African Wattle; Huilboom
up to 13 m
yellow; Sept – April; spring summer autumn
sun; semi-shade; sandy soils; shade tree; street tree; woodland; wildlife: bees, insects, birds, butterfly host
grassland; woodland; rocky places; urban streets
Highveld; Subtropical East Coast; Bushveld savanna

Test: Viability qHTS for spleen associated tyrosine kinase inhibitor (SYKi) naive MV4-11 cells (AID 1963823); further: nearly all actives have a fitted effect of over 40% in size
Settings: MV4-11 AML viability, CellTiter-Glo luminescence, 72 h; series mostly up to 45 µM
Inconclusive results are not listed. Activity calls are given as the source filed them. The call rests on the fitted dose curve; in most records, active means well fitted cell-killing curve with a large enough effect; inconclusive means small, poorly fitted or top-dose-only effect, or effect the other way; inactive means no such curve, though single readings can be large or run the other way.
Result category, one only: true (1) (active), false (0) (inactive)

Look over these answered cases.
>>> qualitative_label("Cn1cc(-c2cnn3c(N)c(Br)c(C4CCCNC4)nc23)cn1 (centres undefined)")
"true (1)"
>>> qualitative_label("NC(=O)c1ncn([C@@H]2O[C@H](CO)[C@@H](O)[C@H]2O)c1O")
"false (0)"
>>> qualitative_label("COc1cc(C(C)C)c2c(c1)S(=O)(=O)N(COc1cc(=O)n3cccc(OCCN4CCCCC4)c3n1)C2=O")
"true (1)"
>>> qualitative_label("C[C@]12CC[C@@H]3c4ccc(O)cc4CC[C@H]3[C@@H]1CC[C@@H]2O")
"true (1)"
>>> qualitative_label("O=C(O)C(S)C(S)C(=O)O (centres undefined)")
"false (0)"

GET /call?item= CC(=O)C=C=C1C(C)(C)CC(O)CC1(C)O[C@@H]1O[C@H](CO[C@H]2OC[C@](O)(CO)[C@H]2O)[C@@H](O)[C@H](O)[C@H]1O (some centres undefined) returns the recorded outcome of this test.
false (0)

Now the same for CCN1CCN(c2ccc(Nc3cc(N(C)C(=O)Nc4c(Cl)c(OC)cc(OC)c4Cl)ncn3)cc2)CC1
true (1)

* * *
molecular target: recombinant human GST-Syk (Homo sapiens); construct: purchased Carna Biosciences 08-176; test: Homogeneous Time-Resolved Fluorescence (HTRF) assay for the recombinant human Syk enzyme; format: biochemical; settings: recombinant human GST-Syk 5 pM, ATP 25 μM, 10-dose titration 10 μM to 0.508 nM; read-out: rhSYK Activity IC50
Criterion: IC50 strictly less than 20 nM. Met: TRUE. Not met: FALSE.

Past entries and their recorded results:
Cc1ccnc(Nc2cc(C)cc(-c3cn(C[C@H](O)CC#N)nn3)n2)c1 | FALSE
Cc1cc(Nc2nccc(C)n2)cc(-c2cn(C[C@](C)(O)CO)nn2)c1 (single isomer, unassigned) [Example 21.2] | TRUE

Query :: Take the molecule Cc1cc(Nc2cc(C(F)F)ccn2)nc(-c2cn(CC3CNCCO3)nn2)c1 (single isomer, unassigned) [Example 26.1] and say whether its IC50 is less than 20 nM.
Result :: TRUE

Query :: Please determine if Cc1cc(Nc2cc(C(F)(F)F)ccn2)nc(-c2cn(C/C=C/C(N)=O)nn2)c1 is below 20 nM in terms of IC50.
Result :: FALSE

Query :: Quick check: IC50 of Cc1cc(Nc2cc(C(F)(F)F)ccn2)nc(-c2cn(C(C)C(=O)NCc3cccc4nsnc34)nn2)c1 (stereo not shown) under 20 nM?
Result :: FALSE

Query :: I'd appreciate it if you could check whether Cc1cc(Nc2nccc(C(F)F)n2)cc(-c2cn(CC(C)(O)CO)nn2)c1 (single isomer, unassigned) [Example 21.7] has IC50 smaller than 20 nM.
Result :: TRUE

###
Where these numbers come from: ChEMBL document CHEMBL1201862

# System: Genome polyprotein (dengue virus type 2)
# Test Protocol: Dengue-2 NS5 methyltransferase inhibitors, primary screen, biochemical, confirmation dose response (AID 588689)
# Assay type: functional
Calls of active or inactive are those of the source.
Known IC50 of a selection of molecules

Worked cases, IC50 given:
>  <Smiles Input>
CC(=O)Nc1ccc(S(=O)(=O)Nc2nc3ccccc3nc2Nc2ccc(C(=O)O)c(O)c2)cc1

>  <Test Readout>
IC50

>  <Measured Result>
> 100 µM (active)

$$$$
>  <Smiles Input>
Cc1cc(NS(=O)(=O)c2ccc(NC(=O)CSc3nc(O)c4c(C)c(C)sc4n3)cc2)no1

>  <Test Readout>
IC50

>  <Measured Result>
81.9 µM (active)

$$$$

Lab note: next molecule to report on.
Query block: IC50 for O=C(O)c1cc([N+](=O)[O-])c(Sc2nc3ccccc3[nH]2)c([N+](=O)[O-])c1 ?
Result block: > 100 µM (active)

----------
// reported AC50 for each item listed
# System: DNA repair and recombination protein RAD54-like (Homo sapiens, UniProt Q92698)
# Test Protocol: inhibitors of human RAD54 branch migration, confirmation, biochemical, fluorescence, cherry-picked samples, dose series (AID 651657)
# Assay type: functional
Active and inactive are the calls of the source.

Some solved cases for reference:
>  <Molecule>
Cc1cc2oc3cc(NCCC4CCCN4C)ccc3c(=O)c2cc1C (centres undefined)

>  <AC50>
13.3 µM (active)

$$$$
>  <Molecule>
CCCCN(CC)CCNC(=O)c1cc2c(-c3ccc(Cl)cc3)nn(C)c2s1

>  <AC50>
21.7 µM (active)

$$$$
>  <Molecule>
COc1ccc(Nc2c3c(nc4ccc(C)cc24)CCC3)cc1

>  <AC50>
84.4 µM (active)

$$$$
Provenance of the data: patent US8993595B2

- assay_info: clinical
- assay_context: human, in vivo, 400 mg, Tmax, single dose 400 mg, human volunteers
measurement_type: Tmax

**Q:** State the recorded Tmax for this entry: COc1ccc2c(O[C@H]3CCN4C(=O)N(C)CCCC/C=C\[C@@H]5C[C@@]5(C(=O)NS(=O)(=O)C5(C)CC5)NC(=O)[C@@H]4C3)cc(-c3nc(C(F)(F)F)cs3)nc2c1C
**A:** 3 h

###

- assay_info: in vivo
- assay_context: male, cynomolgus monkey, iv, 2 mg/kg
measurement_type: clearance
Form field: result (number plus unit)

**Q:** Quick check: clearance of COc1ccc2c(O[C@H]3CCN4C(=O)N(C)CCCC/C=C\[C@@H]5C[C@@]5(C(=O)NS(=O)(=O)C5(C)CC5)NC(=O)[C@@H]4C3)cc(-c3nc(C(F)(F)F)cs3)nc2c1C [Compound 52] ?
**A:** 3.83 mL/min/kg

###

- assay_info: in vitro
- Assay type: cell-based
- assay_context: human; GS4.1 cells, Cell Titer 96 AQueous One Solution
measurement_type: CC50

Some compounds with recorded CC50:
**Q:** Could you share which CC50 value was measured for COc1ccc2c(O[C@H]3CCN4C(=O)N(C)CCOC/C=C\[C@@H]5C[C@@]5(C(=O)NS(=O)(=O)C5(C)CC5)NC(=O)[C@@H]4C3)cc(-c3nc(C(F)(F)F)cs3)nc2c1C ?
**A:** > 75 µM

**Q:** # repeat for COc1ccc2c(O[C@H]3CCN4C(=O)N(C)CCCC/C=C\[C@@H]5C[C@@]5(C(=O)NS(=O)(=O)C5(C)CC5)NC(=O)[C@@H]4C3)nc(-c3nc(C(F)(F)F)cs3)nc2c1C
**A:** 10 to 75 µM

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The African Wattle is an attractive, under-utilized tree that has great value for cattle and game farmers, and those who farm bees too, for the flowers produce copious quantities of nectar and pollen for honeybees. These semi- to deciduous trees are commonly single-stemmed but can be multi-stemmed, with a rounded to spreading crown when mature and contorted, crooked branches from growing from low-down. Despite this, the African Wattle provides generous shade. A rather open canopy forms if grown close to other trees. Young bark is smooth and grey, but it ages beautifully, producing longitudinal fissures down its length. These add to the rough, attractive texture of this tree – a plus when winter strips it down to a bare skeleton. Flowers: Yellow flowers have crinkly margins borne in erect sprays (up to 24 cm long). Flowering lasts for just a short period and takes place anytime from November to April. Flowering begins at 2 years and can be sparse, but is reliably profuse at around 5 years of age. Dense bunches of yellow-brown pods, pointed at both ends, hang in heavy clusters from December to July, providing an attractive display. Bright green leaves are twice-compound and soft. Non-aggressive roots make it a good street and car park tree. Diagnostic feature: twigs, growth tip, leaf stalk, flower stalks and back of sepals are covered with reddish-brown hairs. Distribution range: not endemic to SA. Gauteng, KZN, Limpopo, Mpumalanga, North West. Widespread in tropical and southern Africa, in South Africa widespread in the northern provinces and northern KwaZulu-Natal.